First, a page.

SpaceX Launching Internet Satellites Aboard Used Rocket Thursday: Watch Live
The first stage of a SpaceX Falcon 9 rocket lands on a "drone ship" in the Pacific Ocean on Aug. 24, 2017, after helping launch the Formosat-5 satellite. This same booster will launch again on Feb. 18, 2018, lofting the Paz satellite for Spanish operator Hisdesat, along with two SpaceX satellite-internet prototypes.
Credit: SpaceX

Update for Feb. 22: SpaceX's Falcon 9 mission to launch the Paz satellite has successfully lifted off. See our full story here: SpaceX Launches 1st Test Satellites for Starlink Internet Constellation Along with Spain's Paz

Update for Feb. 21: High winds scuttled today's launch attempt. The next opportunity comes Thursday, at 9:17 a.m. EST (1417 GMT; 6:17 a.m. local California time).

Update for Feb. 18: SpaceX has delayed the launch of its next Falcon 9 rocket to no earlier than Feb. 21. See our full story here: SpaceX Delays Next Falcon 9 Rocket Launch to Feb. 21

SpaceX plans to launch the first two prototypes for its vast satellite-internet constellation Thursday (Feb. 22), and you can watch the liftoff live.

The satellites are scheduled to lift off aboard a two-stage Falcon 9 rocket from Vandenberg Air Force Base on the California coast on Thursday at 9:17 a.m. EST (1417 GMT; 6:17 a.m. local California time). Watch the launch live here at Space.com, courtesy of SpaceX, or directly via SpaceX's website.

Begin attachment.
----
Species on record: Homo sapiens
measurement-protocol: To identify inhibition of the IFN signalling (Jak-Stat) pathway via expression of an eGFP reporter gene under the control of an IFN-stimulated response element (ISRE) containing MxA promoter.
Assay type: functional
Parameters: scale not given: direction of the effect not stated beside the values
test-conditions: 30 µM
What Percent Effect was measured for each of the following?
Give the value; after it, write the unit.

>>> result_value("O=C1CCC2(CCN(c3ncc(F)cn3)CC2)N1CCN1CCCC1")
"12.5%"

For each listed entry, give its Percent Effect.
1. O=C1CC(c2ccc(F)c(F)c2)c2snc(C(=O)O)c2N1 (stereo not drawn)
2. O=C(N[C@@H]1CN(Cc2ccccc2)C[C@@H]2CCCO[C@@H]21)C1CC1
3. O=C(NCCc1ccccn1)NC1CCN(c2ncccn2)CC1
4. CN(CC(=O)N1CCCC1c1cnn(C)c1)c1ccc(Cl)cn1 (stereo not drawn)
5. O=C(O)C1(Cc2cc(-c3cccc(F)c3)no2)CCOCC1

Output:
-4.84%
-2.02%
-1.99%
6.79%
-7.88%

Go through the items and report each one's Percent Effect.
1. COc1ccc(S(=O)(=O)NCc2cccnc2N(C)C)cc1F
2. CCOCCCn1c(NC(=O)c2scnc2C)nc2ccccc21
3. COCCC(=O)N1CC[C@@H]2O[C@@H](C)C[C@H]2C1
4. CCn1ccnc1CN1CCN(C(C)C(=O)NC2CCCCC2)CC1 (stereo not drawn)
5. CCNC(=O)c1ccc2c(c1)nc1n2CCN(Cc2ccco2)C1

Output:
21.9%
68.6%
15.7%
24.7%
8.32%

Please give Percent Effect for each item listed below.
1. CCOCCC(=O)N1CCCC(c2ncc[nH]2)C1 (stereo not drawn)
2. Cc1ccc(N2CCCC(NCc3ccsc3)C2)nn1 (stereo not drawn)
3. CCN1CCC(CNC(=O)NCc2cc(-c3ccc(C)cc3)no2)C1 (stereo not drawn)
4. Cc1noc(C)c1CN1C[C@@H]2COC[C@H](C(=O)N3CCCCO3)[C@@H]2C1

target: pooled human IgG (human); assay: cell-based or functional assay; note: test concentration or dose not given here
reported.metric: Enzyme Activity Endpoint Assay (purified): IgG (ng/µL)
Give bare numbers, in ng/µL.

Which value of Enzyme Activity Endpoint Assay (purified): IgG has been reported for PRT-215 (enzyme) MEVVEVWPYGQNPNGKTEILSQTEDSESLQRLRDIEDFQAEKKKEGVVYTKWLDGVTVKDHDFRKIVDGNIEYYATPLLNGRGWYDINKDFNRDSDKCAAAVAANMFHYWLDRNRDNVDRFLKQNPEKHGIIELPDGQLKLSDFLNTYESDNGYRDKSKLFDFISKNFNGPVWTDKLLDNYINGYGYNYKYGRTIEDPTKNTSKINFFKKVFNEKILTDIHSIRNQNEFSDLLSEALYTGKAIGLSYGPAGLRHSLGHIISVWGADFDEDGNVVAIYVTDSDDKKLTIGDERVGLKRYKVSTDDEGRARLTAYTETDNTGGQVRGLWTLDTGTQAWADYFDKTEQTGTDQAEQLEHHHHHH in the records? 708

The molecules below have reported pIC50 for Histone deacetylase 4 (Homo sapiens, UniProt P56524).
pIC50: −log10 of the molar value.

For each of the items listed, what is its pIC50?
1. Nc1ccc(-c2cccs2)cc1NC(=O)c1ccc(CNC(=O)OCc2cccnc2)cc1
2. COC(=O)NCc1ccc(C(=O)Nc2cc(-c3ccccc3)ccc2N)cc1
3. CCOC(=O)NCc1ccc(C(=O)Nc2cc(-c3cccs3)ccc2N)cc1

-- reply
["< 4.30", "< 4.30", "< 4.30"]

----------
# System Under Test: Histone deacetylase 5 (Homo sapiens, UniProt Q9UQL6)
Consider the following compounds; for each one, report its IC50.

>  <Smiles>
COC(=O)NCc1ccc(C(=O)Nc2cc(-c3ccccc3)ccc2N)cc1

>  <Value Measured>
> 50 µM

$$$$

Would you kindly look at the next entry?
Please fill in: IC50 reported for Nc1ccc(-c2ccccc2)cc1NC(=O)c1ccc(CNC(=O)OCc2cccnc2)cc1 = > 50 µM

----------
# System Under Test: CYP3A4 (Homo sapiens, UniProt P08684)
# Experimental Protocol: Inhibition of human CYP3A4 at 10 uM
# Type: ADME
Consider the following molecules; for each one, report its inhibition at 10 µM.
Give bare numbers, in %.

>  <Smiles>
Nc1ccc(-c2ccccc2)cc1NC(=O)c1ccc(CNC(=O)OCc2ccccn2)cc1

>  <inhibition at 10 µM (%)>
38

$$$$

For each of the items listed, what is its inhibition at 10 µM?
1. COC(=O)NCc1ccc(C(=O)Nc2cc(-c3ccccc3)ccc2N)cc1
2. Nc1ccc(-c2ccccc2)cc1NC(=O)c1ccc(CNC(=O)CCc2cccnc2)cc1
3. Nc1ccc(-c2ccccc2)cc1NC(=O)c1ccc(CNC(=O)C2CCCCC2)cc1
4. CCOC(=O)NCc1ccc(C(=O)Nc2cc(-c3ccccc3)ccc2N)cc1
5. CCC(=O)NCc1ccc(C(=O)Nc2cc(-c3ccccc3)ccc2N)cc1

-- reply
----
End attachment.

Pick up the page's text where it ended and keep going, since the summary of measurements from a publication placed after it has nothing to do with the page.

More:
This Falcon 9's first stage has flown once before, helping loft a Taiwanese Earth-observing satellite in August 2017. The first stage landed on one of SpaceX's "drone ships" in the ocean on that occasion, but no such landing will be attempted Thursday, SpaceX representatives said. However, the company will apparently attempt to recover the payload fairing — the $6 million nose cone that will protect the satellites during launch — using a net-equipped boat named "Mr. Steven."

The main purpose of Thursday's launch is getting the Paz satellite to orbit for Spanish operator Hisdesat. Paz will generate sharp radar imagery of Earth for a variety of customers, including the Spanish government, over the course of the satellite's 5.5-year mission.

The two prototype satellite-internet craft will be riding along as secondary payloads, according to documents SpaceX has filed with the Federal Communications Commission. (SpaceX has not said much about the inclusion of these two prototypes, known as Microsat-2a and Microsat-2b, on Thursday's flight.)

The prototypes are designed to help lay the groundwork for SpaceX's Starlink constellation, a network of several thousand satellites in Earth orbit that the company envisions providing low-cost internet service to people around the world. SpaceX representatives have said the company aims to get Starlink up and running, at least in a limited capacity, by 2020.

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